Exciting plans to create a community facility in Craigend Castle at Mugdock Country Park have been unveiled this week.
Strathblanefield Community Development Trust has approached the council with a proposal to develop the now derelict building into an activity centre, possibly with a bunkhouse facility.
However, the building poses a number of challenges due to its current poor condition, the scale of work that’s required and its listed status.
The trust aims to get lottery or heritage funding to enable them to develop the building while retaining the facade.
A spokesperson for the project, Roano Pierotti from Bearsden, said: “Everyone involved in this project has an emotional link to the castle, we all feel it’s an important part of our life.
“It has such a wonderful history and it’s a stunning building so we’d be very sad to see it go to ruin.
“We have spent the last nine months putting together a strategy which could save the castle and bring it back into community use.
“Our plans would hopefully assist the park and bring more visitors there.
“The facility would greatly benefit people of all ages but it would need to make an income to be sustainable.
“We are working closely with East Dunbartonshire Council and the park management committee to create a facility that people would use.
“We eagerly await the results of the council’s consultation which is due next month and we will use this to guide our proposals.”
Some activities which could be offered include a climbing wall, mountain biking, a zip wire and educational resources to link in with health and exercise.
Councillor Eric Gotts, Chair of the Mugdock Park Joint Management Committee, said: “Craigend Castle is an important site of historic significance and the committee is keen to see it brought back into productive use.
“We were approached by this trust earlier this year and agreed to give them an exclusivity period to progress their proposals - which include developing the site for a community facility.
“Progress on Craigend Castle will be reported to the next Mugdock Park Joint Management Committee on December 9.
“We remain committed to finding the best possible solution for this once magnificent building.”
The historic Craigend Castle was put on the market in October 2012 and a Grand Designs type of project for a residential property in the building was knocked back by East Dunbartonshire Council.
The castle, which is the former site of Craigend Zoo - a major attraction at the park until it closed in 1955 when visitor numbers plummeted, was put up for sale with a closing date of March last year.
Craigend was formerly called Gallowknowe and was owned by the Graham family from the mid 13th century until 1670 when it was purchased by Robert Smith, ancestor of the well-known Victorian antiquarian, John Guthrie Smith.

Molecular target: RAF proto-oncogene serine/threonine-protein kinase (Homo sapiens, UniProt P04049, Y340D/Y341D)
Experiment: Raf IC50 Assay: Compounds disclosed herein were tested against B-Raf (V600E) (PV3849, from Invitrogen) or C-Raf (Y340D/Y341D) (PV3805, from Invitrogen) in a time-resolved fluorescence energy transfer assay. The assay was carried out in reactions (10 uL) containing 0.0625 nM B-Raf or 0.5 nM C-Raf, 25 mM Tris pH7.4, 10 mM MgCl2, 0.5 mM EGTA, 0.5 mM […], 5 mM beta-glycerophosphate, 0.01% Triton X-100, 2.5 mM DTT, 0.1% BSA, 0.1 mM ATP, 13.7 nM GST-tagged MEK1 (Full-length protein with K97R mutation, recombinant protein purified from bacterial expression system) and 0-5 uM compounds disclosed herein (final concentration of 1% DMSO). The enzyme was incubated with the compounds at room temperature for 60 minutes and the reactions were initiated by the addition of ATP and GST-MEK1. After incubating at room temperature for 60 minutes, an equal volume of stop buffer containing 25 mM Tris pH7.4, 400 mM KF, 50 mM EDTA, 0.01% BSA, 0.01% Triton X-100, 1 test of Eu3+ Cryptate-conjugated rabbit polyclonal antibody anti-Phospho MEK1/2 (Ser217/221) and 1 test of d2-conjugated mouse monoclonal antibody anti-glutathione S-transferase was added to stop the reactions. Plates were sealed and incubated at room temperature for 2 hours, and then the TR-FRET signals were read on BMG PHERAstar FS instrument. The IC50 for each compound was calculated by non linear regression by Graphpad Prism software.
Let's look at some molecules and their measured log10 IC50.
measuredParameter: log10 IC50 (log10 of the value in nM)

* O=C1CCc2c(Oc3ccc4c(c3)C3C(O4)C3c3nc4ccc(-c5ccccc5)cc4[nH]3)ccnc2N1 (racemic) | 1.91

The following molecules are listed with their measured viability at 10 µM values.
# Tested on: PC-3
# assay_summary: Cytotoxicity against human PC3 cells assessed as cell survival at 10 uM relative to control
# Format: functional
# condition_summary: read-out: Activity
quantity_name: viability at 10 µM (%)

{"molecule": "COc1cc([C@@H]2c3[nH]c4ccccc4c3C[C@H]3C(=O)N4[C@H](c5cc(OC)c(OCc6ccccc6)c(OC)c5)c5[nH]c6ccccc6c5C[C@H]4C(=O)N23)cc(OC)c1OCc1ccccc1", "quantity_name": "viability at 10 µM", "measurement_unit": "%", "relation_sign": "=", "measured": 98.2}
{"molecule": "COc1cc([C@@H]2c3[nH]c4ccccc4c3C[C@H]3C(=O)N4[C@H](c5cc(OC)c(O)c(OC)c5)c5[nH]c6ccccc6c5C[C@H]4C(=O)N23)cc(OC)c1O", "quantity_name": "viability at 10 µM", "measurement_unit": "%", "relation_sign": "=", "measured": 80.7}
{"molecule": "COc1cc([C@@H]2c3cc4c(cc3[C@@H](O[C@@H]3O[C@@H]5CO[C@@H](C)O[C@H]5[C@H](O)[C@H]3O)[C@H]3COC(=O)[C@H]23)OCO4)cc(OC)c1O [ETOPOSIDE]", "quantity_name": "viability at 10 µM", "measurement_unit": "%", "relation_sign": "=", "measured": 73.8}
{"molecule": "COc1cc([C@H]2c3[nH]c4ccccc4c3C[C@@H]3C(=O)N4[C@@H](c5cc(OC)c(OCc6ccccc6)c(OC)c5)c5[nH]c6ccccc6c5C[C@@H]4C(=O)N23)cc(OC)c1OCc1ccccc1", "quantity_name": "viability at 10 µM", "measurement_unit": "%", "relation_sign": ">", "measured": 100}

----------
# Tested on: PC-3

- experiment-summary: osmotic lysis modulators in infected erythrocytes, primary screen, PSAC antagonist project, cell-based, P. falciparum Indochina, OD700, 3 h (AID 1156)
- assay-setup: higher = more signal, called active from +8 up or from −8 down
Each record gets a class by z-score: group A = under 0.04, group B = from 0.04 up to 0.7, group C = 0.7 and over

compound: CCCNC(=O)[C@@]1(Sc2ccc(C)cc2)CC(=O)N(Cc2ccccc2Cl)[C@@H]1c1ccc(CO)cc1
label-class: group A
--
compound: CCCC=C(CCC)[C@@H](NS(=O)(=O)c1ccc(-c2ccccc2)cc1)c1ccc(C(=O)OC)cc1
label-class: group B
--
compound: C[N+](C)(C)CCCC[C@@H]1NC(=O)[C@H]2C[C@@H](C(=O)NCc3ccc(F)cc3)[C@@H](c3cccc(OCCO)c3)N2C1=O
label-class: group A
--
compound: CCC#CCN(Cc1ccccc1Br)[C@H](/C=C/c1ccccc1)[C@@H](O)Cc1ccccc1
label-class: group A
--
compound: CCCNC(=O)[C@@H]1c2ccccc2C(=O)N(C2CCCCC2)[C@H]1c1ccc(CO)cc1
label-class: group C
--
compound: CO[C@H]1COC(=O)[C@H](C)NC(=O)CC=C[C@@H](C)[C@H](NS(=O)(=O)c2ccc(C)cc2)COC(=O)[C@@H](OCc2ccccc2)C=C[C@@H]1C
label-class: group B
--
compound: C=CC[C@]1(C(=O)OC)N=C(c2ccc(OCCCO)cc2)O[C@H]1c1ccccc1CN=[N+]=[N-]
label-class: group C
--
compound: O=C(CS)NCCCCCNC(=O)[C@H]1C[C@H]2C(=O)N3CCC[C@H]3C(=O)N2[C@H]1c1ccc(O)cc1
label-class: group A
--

At that time the property was a small house in 10 acres of land but, by the late 1700s, the Smiths had prospered greatly having acquired property in the West Indies.
The castle was built in 1816 in Regency Gothic style by Alexander Ramsay of Jordanhill to plans furnished by James Smith of Craigend. Its interiors were stunning, especially the public rooms.
The reception hall was panelled in oak with an interlaced carved stone ceiling and stained glass windows which bore the Smith family’s coat-of-arms.
There were two drawing rooms, each with carved gothic doors and decorated with blue and silver silk wallpaper. A large conservatory led off the second drawing room and was accessed through massive carved oak doors. Craigend’s imposing opulence drew many an admiring eye across the magnificent landscaped gardens, to witness the comings and goings at ‘the big house.’
Craigend was sold in 1851 to Sir Andrew Buchanan, the former Ambassador to Habsburg Court in Vienna. Later occupants included James Outram one-time owner of the ‘Glasgow Herald’ newspaper, who leased the castle in the early 20th Century and Harold Yarrow, son of the founder of the famous shipyard Yarrow & Company, who lived there until 1940.
Part of Craigend Estate was sold to Andrew Wilson and his zoologist son William in the 1940s and they transformed Craigend into a zoo with four thousand animals, reptiles and birds.
Undoubtedly the zoo’s main attraction was Charlie the elephant who resided in the stable block with his keeper Singh Ibrahim.
The pair were inseparable as the following story illustrates. One day Ibrahim decided to go for a drink in one of Milngavie’s public houses. As he walked to the village he was unaware that Charlie was following him at a discreet distance.
He only realised that he had been followed when Charlie tried to enter the public bar and got firmly stuck in the doorway.
It took the local fire brigade some considerable time to set him free!